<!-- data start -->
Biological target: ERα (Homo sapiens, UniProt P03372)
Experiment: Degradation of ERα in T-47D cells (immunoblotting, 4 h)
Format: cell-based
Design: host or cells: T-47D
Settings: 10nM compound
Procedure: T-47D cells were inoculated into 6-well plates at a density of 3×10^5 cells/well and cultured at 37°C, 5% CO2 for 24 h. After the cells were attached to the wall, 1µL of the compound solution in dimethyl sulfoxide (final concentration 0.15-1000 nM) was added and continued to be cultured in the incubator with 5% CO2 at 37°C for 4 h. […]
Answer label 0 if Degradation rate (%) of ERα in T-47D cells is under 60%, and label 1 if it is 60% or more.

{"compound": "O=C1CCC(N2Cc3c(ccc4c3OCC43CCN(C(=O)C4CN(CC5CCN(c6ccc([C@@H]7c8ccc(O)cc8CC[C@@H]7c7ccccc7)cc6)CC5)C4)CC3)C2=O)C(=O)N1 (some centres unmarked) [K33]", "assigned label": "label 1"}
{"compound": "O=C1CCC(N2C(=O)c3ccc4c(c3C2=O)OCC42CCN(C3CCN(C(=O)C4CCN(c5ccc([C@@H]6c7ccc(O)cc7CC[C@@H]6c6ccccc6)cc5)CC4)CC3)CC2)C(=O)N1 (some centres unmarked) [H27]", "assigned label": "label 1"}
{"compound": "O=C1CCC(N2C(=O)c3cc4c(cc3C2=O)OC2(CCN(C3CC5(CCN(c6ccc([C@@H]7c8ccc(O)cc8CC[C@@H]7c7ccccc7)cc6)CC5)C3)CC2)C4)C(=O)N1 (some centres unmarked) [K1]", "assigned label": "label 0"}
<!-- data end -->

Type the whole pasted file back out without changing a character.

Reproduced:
Biological target: ERα (Homo sapiens, UniProt P03372)
Experiment: Degradation of ERα in T-47D cells (immunoblotting, 4 h)
Format: cell-based
Design: host or cells: T-47D
Settings: 10nM compound
Procedure: T-47D cells were inoculated into 6-well plates at a density of 3×10^5 cells/well and cultured at 37°C, 5% CO2 for 24 h. After the cells were attached to the wall, 1µL of the compound solution in dimethyl sulfoxide (final concentration 0.15-1000 nM) was added and continued to be cultured in the incubator with 5% CO2 at 37°C for 4 h. […]
Answer label 0 if Degradation rate (%) of ERα in T-47D cells is under 60%, and label 1 if it is 60% or more.

{"compound": "O=C1CCC(N2Cc3c(ccc4c3OCC43CCN(C(=O)C4CN(CC5CCN(c6ccc([C@@H]7c8ccc(O)cc8CC[C@@H]7c7ccccc7)cc6)CC5)C4)CC3)C2=O)C(=O)N1 (some centres unmarked) [K33]", "assigned label": "label 1"}
{"compound": "O=C1CCC(N2C(=O)c3ccc4c(c3C2=O)OCC42CCN(C3CCN(C(=O)C4CCN(c5ccc([C@@H]6c7ccc(O)cc7CC[C@@H]6c6ccccc6)cc5)CC4)CC3)CC2)C(=O)N1 (some centres unmarked) [H27]", "assigned label": "label 1"}
{"compound": "O=C1CCC(N2C(=O)c3cc4c(cc3C2=O)OC2(CCN(C3CC5(CCN(c6ccc([C@@H]7c8ccc(O)cc8CC[C@@H]7c7ccccc7)cc6)CC5)C3)CC2)C4)C(=O)N1 (some centres unmarked) [K1]", "assigned label": "label 0"}